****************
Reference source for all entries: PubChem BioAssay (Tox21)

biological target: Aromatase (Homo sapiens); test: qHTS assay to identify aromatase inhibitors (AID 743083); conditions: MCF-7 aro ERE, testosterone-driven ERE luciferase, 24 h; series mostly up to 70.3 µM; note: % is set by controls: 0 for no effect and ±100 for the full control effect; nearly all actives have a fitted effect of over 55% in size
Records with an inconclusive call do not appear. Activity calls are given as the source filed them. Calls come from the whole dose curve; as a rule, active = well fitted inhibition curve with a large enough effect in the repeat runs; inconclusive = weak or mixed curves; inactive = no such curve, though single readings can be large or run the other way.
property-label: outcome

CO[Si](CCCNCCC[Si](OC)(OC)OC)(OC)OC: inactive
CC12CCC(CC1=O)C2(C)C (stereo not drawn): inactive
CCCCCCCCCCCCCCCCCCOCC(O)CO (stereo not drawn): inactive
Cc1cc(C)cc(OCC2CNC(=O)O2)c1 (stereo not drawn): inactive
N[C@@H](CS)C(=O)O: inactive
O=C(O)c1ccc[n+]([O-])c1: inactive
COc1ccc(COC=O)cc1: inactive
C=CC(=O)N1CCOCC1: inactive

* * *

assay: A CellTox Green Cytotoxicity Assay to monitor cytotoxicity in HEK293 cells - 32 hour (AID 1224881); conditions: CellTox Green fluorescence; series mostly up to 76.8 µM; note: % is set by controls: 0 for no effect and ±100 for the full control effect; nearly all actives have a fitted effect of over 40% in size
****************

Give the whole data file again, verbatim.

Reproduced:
Reference source for all entries: PubChem BioAssay (Tox21)

biological target: Aromatase (Homo sapiens); test: qHTS assay to identify aromatase inhibitors (AID 743083); conditions: MCF-7 aro ERE, testosterone-driven ERE luciferase, 24 h; series mostly up to 70.3 µM; note: % is set by controls: 0 for no effect and ±100 for the full control effect; nearly all actives have a fitted effect of over 55% in size
Records with an inconclusive call do not appear. Activity calls are given as the source filed them. Calls come from the whole dose curve; as a rule, active = well fitted inhibition curve with a large enough effect in the repeat runs; inconclusive = weak or mixed curves; inactive = no such curve, though single readings can be large or run the other way.
property-label: outcome

CO[Si](CCCNCCC[Si](OC)(OC)OC)(OC)OC: inactive
CC12CCC(CC1=O)C2(C)C (stereo not drawn): inactive
CCCCCCCCCCCCCCCCCCOCC(O)CO (stereo not drawn): inactive
Cc1cc(C)cc(OCC2CNC(=O)O2)c1 (stereo not drawn): inactive
N[C@@H](CS)C(=O)O: inactive
O=C(O)c1ccc[n+]([O-])c1: inactive
COc1ccc(COC=O)cc1: inactive
C=CC(=O)N1CCOCC1: inactive

* * *

assay: A CellTox Green Cytotoxicity Assay to monitor cytotoxicity in HEK293 cells - 32 hour (AID 1224881); conditions: CellTox Green fluorescence; series mostly up to 76.8 µM; note: % is set by controls: 0 for no effect and ±100 for the full control effect; nearly all actives have a fitted effect of over 40% in size